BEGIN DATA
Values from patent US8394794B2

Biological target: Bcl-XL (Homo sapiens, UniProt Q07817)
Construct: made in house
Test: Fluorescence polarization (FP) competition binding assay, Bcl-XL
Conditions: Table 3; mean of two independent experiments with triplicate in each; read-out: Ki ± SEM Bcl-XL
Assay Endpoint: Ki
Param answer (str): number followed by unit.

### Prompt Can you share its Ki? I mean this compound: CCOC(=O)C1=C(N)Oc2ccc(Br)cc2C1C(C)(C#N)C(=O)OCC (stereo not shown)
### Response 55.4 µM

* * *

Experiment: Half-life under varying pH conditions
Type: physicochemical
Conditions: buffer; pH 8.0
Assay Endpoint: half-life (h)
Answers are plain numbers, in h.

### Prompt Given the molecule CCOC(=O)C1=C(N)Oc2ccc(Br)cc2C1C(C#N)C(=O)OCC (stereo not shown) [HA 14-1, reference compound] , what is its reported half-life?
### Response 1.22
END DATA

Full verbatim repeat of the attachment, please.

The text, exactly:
Values from patent US8394794B2

Biological target: Bcl-XL (Homo sapiens, UniProt Q07817)
Construct: made in house
Test: Fluorescence polarization (FP) competition binding assay, Bcl-XL
Conditions: Table 3; mean of two independent experiments with triplicate in each; read-out: Ki ± SEM Bcl-XL
Assay Endpoint: Ki
Param answer (str): number followed by unit.

### Prompt Can you share its Ki? I mean this compound: CCOC(=O)C1=C(N)Oc2ccc(Br)cc2C1C(C)(C#N)C(=O)OCC (stereo not shown)
### Response 55.4 µM

* * *

Experiment: Half-life under varying pH conditions
Type: physicochemical
Conditions: buffer; pH 8.0
Assay Endpoint: half-life (h)
Answers are plain numbers, in h.

### Prompt Given the molecule CCOC(=O)C1=C(N)Oc2ccc(Br)cc2C1C(C#N)C(=O)OCC (stereo not shown) [HA 14-1, reference compound] , what is its reported half-life?
### Response 1.22